Speculation has long existed about how the ancient Egyptians built the great pyramids – constructed from heavy stone blocks – ranging from rolling sleds over logs to aliens.
In the dry desert, researchers had never before thought about the possibility of water being used to aid their assembly.
But, now scientists may have finally figured out how the ancient Egyptians constructed the pyramids – and it may have been under their noses the whole time, writes Fox News.
Researchers picked up on clues left behind by the ancient Egyptians themselves; a wall painting discovered in the ancient tomb of Djehutihotep, which dates back to about 1900 B.C., depicts 172 men hauling a large statue using ropes attached to a sledge. A person can be seen standing on the front of the sledge, pouring liquid over the sand, said study lead author Daniel Bonn, a physics professor at the University of Amsterdam, according to LiveScience.com.
The researchers published their findings this week in the journal Physical Review Letters.
Many people believe that the pyramids are a link to an ancient lost civilization, and may still contain evidence to prove it. Many conspiracy theories regarding secret chambers and passageways within the pyramids exist to this day.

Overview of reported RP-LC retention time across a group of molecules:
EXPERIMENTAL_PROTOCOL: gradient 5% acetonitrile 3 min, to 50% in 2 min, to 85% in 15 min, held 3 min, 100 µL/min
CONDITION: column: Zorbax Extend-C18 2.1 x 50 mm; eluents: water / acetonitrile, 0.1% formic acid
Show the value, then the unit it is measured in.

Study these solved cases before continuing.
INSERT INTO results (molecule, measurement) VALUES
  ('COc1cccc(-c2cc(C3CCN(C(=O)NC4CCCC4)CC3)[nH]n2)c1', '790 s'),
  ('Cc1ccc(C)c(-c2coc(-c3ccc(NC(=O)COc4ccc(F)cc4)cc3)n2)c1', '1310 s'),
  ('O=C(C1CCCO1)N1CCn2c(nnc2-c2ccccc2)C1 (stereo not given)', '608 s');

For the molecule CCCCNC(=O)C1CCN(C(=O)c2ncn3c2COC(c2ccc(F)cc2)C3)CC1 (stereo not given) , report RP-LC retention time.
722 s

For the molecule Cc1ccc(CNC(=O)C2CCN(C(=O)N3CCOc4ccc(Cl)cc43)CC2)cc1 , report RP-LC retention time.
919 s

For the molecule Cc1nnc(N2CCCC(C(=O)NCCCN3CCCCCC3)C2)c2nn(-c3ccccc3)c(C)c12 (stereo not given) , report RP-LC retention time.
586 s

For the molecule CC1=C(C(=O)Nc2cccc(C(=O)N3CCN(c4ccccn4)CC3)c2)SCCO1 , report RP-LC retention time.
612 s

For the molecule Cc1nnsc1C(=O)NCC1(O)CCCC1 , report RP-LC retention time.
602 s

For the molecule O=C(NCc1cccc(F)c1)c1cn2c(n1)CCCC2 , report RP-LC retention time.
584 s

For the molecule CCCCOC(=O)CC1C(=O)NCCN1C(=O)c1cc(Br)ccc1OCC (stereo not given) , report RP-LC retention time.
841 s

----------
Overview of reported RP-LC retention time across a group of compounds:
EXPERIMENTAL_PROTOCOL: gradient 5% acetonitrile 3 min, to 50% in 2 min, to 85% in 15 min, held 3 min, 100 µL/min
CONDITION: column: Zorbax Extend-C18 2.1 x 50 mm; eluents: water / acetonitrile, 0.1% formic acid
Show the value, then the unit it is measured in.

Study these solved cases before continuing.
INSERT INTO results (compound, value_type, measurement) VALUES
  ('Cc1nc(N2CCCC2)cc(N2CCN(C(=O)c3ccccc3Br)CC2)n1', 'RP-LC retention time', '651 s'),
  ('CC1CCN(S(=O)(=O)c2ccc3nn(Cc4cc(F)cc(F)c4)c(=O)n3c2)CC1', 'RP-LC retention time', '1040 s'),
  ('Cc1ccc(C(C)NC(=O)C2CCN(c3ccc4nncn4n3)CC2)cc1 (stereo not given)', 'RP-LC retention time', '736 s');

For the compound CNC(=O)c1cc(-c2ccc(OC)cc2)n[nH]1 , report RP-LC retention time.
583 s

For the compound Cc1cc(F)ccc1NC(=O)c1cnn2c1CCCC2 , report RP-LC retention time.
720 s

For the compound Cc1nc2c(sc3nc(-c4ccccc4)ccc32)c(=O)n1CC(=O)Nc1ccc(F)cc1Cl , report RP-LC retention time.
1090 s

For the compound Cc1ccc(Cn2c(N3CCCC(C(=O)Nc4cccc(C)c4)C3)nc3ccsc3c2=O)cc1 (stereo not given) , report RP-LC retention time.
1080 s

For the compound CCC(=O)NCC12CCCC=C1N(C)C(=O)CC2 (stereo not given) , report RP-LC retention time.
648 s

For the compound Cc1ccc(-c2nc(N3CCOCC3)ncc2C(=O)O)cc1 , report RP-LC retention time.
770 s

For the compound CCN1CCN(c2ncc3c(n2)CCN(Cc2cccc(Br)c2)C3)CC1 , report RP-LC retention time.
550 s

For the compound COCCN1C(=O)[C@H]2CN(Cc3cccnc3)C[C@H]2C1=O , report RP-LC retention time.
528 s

These conspiracy theories became even more widespread in 1993, when Dr. Zahi Hawass announced that the Great Pyramid of Khufu was to be closed to the public for a year. The reason given for the closure was to facilitate cleaning, conservation and restoration of the interior chambers in the Great Pyramid.
However, conspiracy theorists believe that the Egyptian authorities had uncovered evidence of a lost civilization in the pyramid, and were secretly excavating it to reveal more information.
In February, archeologists discovered a 4,600-year-old step pyramid which predates the Great Pyramid of Giza by several decades.
The pyramid, in the ancient settlement of Edfu, was built from sandstone blocks and clay mortar and stands at 16 feet high with the original structure being closer to 40 feet high, say archeologists.
Known as a step pyramid, these structures were not used for royal burial and contain no inner chamber as the famous Giza pyramid. They are similar in design to the famous step pyramid built by Pharaoh Djoser (2670-2640 B.C.)